He became an icon to conservative Republicans, the embodiment of the values that many of them passionately believed should be restored in America. He did not believe that the constitution created a right to an abortion;[xiv] he was opposed to what he called the “homosexual agenda” on the grounds that the founding generations wrote a constitution that did not protect or grant gay and lesbian rights;[xv] he opposed affirmative action on the grounds that the equal protection clause of the 14th Amendment prohibited discrimination on the basis of race – white or black – and did not permit discrimination against whites in order to remedy the effects of past discrimination against blacks.[xvi]

By the time Donald Trump was elected President in 2016, Scalia had had such an influence on Republicans that only a follower of his could be nominated by a Republican President and confirmed by a Republican senate. Any serious candidate for a Supreme Court appointment had to pay homage to Scalia and originalism to even get on a short list. It was as if Scalia himself were making the nominations and voting for confirmation. Neil Gorsuch, Brett Kavanaugh[xvii] and Amy Coney-Barrett each stated during their confirmation hearings and elsewhere that they were originalists. Kavanaugh had previously given a speech at Notre Dame Law School in which he said, “Justice Scalia was and remains a judicial hero and role model.” Coney-Barrett, a former Scalia law clerk, said during her confirmation hearing, that he formed her views and that she would follow Scalia’s originalism in constitutional interpretation.[xviii] Gorsuch’s embrace of originalism and textualism is well known and explained in his recent book.[xix] So, by taking his originalist cause to a greater audience than his fellow justices, Scalia succeeded in making originalism the dominant mode of constitutional interpretation among Supreme Court justices.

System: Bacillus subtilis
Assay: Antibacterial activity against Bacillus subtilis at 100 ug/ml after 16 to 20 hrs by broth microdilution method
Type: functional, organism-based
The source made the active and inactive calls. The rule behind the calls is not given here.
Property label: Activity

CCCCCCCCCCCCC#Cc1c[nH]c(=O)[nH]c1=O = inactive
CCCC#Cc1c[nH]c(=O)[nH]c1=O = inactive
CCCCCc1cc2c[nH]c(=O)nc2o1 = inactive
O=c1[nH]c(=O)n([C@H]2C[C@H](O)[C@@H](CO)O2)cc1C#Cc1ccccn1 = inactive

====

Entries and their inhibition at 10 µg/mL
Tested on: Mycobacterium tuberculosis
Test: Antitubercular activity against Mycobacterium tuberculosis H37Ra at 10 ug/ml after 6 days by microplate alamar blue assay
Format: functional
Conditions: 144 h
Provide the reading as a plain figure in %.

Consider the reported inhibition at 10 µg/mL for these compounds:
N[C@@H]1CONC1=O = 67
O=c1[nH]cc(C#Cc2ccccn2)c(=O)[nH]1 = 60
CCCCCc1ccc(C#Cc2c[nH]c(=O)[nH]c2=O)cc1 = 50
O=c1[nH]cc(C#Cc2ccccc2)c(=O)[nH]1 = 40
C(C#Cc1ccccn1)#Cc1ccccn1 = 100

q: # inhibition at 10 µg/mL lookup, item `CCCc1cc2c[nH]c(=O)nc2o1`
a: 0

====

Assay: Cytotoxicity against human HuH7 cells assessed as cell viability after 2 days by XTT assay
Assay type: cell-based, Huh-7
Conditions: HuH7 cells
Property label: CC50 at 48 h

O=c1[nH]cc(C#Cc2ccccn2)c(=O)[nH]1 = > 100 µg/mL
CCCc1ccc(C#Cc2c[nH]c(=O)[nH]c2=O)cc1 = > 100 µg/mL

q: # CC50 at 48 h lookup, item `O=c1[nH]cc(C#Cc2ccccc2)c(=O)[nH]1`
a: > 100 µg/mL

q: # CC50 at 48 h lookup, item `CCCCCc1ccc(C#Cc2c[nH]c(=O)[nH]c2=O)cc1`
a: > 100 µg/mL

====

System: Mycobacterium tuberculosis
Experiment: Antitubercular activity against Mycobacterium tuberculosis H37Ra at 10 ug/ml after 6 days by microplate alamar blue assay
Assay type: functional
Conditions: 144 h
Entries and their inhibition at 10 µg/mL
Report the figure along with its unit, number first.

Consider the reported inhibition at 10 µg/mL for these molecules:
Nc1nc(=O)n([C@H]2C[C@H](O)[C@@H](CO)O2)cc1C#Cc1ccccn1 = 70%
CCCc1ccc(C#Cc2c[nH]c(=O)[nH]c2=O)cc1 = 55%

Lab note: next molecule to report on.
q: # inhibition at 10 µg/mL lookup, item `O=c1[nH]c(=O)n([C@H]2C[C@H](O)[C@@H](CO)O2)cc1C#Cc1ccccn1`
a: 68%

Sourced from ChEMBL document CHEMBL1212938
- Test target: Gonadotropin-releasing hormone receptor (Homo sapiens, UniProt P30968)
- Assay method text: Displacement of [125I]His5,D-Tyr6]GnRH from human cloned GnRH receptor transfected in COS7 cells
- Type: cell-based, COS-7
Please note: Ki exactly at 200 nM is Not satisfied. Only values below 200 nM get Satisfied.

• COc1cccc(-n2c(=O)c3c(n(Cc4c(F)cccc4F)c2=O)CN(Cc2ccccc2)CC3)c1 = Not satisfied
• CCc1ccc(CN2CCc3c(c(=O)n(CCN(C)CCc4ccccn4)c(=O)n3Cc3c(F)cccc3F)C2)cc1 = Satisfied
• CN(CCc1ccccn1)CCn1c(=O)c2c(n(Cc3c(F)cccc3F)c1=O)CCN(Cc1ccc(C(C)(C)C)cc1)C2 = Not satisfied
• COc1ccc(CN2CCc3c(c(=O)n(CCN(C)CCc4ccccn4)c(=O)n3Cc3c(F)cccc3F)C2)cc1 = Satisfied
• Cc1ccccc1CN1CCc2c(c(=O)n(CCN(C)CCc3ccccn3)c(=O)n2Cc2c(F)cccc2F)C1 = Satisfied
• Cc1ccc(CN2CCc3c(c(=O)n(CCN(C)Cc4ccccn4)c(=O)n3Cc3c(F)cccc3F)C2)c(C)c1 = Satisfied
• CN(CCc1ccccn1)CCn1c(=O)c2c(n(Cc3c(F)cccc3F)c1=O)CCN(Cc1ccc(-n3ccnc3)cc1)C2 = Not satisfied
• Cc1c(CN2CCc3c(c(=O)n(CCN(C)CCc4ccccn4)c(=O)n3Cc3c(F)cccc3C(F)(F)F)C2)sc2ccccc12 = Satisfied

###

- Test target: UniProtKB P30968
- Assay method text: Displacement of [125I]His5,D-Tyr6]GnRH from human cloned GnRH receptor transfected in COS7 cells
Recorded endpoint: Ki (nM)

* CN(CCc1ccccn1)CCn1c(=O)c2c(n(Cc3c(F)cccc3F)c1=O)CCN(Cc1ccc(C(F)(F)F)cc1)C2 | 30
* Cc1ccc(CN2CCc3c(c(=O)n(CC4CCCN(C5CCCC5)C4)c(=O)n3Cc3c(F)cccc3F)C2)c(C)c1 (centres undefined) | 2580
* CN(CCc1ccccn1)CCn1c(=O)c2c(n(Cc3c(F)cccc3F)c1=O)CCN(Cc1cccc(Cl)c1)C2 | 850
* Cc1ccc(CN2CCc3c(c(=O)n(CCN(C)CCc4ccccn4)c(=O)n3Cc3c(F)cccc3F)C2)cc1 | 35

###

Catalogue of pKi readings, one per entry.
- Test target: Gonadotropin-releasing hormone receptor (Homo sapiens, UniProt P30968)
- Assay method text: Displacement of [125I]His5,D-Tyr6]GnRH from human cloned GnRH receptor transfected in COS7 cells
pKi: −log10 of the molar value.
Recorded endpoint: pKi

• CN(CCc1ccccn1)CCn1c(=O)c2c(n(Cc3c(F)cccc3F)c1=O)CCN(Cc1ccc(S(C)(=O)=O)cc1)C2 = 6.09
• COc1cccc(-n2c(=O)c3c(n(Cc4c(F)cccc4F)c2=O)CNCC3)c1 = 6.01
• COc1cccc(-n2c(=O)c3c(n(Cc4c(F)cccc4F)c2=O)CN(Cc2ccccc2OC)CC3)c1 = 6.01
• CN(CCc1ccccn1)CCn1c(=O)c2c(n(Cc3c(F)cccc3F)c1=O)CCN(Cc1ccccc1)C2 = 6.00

Counting Justice Thomas, there are now four avowed originalists. And most recently, Justice Alito has sent a strong signal that he too will henceforth join the originalists and make an effort to lead the others in shaping and applying Scalia’s thinking.[xx]

In a recent speech to the Federalist Society Alito said:

I will say that we have seen the emergence of what I believe are erroneous elaborations of Justice Scalia’s theories and I look forward to friendly and fruitful debate about where his thinking leads.